Introduction: “History doesn’t repeat itself, but it rhymes?” (Mark Twain)
-Be prepared to give some examples.
-For instance, human wars have been very different in many ways (causes, strategies, weapons, outcomes) but very much the same in some important ways (and could be avoided in some important ways)
-Think about hair or clothing styles.
-Think about ideas about right and wrong, maybe among the different generations of each period of time.
Explain: The more common saying, “History repeats itself,” can cause people to look for too close of a connection between current and past events. Twain’s quote reminds us to look for similarities, not just duplications.
Question 1: What are some examples you can think of?
Question 2: What did CS Lewis mean by “Chronological snobbery?”
Question 3: How does this impact people’s views of the truth of Scripture today?
Read: 1:18 He chose to give us birth through the word of truth, that we might be a kind of first fruits of all he created.
Read: Romans 1 Paul, a servant of Christ Jesus, called to be an apostle and set apart for the gospel of God— 2 the gospel he promised beforehand through his prophets in the Holy Scriptures 3 regarding his Son, who as to his human nature was a descendant of David, 4 and who through the Spirit of holiness was declared with power to be the Son of God by his resurrection from the dead: Jesus Christ our Lord.
Question 4: How does his quote indicate that Paul saw the entire Bible as being the “gospel” or pointing to Jesus?
Explain: In James 1, the “Word of truth” is a phrase always used in the New Testament to speak of the gospel. In terms of the larger Biblical picture, all of Scripture is one large gospel presentation.
Read: 19 My dear brothers, take note of this: Everyone should be quick to listen, slow to speak and slow to become angry, 20 for man’s anger does not bring about the righteous life that God desires.
Question 5: How would your life change for the better if you become better at this?
Question 6: Why is this so hard?
Question 7: What does this mean, “A twenty-year Christian versus a one-year Christian twenty times?”
Read: 21Therefore, get rid of all moral filth and the evil that is so prevalent and humbly accept the word planted in you, which can save you. 22 Do not merely listen to the word, and so deceive yourselves. Do what it says. 23 Anyone who listens to the word but does not do what it says is like a man who looks at his face in a mirror 24 and, after looking at himself, goes away and immediately forgets what he looks like. 25 But the man who looks intently into the perfect law that gives freedom, and continues to do this, not forgetting what he has heard, but doing it—he will be blessed in what he does.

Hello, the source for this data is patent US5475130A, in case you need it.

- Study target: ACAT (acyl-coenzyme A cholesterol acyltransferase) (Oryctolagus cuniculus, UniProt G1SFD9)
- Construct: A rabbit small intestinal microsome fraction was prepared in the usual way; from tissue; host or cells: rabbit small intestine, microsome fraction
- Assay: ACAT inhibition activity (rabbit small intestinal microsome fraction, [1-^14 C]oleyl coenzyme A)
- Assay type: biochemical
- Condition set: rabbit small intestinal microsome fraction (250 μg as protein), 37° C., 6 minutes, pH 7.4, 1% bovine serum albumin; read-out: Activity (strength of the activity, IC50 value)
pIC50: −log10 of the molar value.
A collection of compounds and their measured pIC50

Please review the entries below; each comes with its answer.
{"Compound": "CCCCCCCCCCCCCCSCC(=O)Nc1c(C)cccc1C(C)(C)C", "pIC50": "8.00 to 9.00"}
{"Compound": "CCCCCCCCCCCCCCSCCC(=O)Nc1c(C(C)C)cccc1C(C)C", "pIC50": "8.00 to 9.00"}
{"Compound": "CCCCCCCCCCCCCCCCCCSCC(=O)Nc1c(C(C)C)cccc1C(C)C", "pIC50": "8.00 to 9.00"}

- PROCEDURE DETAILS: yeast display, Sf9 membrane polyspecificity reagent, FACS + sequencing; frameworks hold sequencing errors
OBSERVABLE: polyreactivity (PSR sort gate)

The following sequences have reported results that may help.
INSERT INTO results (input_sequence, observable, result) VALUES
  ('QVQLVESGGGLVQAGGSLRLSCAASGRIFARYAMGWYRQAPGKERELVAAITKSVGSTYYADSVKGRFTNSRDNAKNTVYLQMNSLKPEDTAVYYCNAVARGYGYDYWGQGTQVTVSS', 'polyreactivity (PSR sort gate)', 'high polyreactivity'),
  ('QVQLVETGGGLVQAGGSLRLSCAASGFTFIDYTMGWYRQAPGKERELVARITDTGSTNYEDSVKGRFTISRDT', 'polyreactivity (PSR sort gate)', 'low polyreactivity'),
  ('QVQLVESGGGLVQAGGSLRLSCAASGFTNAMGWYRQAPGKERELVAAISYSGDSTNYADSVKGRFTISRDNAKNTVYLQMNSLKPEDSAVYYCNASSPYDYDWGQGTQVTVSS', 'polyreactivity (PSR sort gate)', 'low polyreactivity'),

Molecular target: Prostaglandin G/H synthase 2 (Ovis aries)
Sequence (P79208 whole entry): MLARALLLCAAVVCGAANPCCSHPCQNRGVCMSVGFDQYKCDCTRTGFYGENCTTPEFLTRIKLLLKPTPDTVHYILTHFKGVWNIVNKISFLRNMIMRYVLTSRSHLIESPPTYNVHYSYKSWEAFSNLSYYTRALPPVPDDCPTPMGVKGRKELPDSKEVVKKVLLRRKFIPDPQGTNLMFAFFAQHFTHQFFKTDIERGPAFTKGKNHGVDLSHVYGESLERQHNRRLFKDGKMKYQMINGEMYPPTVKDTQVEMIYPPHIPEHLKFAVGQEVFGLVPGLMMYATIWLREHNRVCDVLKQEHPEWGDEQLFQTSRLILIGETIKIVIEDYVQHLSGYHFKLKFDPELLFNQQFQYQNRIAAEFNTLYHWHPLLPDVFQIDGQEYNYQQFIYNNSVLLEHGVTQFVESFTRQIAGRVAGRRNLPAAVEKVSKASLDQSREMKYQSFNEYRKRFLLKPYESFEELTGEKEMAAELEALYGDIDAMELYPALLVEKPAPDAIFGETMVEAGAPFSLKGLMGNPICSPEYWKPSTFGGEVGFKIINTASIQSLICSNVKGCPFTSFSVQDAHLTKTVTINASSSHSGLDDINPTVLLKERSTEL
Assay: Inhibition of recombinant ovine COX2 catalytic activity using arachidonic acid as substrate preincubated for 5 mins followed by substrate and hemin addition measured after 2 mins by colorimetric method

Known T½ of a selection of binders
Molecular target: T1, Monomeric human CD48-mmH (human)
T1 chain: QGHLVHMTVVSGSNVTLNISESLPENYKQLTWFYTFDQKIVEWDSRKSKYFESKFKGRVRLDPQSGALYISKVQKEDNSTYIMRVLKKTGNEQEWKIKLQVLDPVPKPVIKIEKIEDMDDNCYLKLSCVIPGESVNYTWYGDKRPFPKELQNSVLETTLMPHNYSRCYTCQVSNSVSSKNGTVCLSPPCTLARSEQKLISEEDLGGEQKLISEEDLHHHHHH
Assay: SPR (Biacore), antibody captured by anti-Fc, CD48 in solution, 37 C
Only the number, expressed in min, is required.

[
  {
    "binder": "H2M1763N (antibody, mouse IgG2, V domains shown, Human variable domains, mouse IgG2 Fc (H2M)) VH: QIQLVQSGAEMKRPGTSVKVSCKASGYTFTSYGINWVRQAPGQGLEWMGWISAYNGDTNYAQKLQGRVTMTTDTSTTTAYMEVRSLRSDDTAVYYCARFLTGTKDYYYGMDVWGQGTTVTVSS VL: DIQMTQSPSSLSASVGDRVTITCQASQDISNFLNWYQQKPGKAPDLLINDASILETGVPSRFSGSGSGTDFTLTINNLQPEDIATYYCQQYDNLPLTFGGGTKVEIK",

Explain: Therefore, ties this backward as we move forward. Get rid of and moral filth form a word picture of taking off old dirty clothes. We are to replace the old dirty clothes by humbly accepting the word of God planted in our hearts.
Question 8: How does James’ mirror analogy paint a vivid picture of what it means to humbly accept the word (or not accept it)?
Explain: There are two sets of words and phrases here:
- Responsibility: Look intently, Continue to do, Not forgetting but doing
- Privilege:Freedom, Blessed
Question 10: Why is it important to balance privilege and responsibility (what will happen if we do or don’t)?
Read: John 8:31 To the Jews who had believed him, Jesus said, “If you hold to my teaching, you are really my disciples. 32 Then you will know the truth, and the truth will set you free.”
Question 11: What did Jesus say is required for the truth to set you free, and how does it apply to what James is saying?
Conclude: Be honest about struggles to have confidence in Scripture. What are these struggles? What will you do about them?